Loma Linda University’s School of Nursing is aiming to attract an early-career cohort of PhD applicants in their 20s and 30s, similar to the educational trajectory of other industries.
Drawing candidates earlier in their career could mean a greater number of nurses with the opportunity to sustain a longer career in research they are passionate about, said Ellen D'Errico, PhD RN NEA-BC, an associate professor who oversees the school’s PhD program.
“Our graduates get to further their career as health care leaders or get involved in academia as researchers, faculty, and developing the next generation of nurses, which many people find exhilarating and rewarding,” D’Errico said.
The school this year reopened applications for its PhD program after a two-year retooling effort that includes more distance learning and an enhanced flexible program.
Applications for the autumn cohort are reopening after an examination of how to best serve potential students revealed lessening demand for face-to-face only teaching methods. Current candidates will finish with the existing format while new doctoral candidates will spend several days on campus each quarter. Plans are also in the works to utilize more distance learning options.
With the retooling effort, administrators are anticipating a larger pool of qualified applicants wanting a more flexible program and go on to work as nurse scientists, leaders and faculty.
The school offers a master’s entry PhD and also a post-baccalaureate PhD program. The school offers the only nursing PhD program in the Seventh-day Adventist Church’s international education system.
Both administrators and students say professors mentor students to make sure they accomplish their goals.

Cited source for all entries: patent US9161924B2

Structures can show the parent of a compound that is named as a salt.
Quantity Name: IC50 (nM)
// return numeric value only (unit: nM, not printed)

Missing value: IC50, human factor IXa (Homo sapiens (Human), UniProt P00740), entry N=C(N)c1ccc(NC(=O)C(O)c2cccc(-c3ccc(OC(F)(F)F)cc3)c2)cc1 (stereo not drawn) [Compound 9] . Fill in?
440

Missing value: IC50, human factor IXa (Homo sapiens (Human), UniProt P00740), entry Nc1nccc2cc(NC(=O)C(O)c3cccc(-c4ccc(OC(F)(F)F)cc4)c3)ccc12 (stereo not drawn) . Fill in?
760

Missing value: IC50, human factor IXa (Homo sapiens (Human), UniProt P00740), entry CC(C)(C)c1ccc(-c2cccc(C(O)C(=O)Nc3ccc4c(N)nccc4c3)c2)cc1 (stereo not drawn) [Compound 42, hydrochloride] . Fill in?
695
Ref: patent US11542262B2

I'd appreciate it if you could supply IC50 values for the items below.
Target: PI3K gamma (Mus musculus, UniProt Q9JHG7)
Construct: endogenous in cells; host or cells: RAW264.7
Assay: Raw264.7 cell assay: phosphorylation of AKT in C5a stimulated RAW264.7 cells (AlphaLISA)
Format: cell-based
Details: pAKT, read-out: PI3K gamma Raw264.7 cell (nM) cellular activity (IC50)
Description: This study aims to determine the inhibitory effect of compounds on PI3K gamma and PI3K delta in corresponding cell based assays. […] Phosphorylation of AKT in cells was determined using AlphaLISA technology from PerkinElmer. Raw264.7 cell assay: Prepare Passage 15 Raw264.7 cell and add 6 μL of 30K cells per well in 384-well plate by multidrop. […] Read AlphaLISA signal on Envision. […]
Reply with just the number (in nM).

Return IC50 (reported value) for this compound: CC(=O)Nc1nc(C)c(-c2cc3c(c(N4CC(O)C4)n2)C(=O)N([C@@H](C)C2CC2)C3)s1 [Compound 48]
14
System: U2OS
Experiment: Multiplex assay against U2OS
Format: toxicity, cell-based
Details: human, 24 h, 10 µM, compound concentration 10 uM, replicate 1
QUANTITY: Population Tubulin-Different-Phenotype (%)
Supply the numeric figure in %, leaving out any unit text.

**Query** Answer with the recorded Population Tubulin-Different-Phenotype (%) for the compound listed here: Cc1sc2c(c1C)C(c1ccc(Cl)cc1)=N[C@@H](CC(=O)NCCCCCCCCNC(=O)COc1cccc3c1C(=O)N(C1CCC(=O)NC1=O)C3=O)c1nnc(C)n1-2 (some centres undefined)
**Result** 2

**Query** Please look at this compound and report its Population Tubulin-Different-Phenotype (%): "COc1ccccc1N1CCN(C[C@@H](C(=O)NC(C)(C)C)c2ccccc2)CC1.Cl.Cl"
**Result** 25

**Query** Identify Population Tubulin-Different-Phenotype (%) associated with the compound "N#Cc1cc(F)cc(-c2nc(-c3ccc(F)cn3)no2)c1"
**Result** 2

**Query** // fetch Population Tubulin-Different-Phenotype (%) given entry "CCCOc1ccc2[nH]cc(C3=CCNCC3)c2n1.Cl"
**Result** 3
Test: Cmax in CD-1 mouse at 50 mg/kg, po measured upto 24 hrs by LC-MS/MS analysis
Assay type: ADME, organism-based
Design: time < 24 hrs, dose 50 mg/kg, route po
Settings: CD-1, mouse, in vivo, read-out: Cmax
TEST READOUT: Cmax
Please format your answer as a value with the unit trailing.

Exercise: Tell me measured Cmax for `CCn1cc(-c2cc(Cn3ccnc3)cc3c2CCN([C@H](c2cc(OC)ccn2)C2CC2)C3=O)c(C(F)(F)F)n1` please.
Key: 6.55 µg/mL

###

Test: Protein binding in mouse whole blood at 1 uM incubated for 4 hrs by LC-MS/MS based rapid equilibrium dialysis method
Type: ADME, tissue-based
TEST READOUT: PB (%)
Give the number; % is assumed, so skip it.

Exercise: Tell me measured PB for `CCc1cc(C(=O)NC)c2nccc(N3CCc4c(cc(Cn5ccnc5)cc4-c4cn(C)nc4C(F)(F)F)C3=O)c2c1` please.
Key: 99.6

“If you commit to us, we commit to you,” D’Errico said. Some students who attend larger universities can fall through the cracks, she said, referring to the phenomenon as ABD — “All But Dissertation.”
“We haven’t had anyone drop out. That’s our reputation.”
Enrolling working nurses
The program launched in 2002 as a year-round program and later included summer intensives. The program is now designed to be more accommodating to working nurses’ schedules.
“They’re trying to do anything they can to help me accomplish my degree,” said Mai Yaseen, a 30-year-old native of Saudi Arabia who has one child.
Yaseen, who holds a BSN and a master’s degree in health care leadership, said she didn’t have as much experience as a nurse compared to other nursing PhDs she’s encountered, but was pleased that the School of Nursing took into account her age, life experience and goals.
“This is my dream and my dad’s dream to advance in life,” she said. “A PhD will open a lot of opportunities for me when I get back home in hospital administration, as a researcher or as faculty.”
Hazel Ada, director of nursing education and training at White Memorial Medical Center in Los Angeles, said she is earning her PhD at the School of Nursing to serve as a role model for both her family and colleagues.
“I see a lot of nurses interested in innovation and research, and I’m interested in helping more nurses who want to do that,” Ada said. “You can apply nursing research wherever you are and for all kinds of specialties.”
For more information, visit http://nursing.llu.edu/graduate-programs/phd-nursing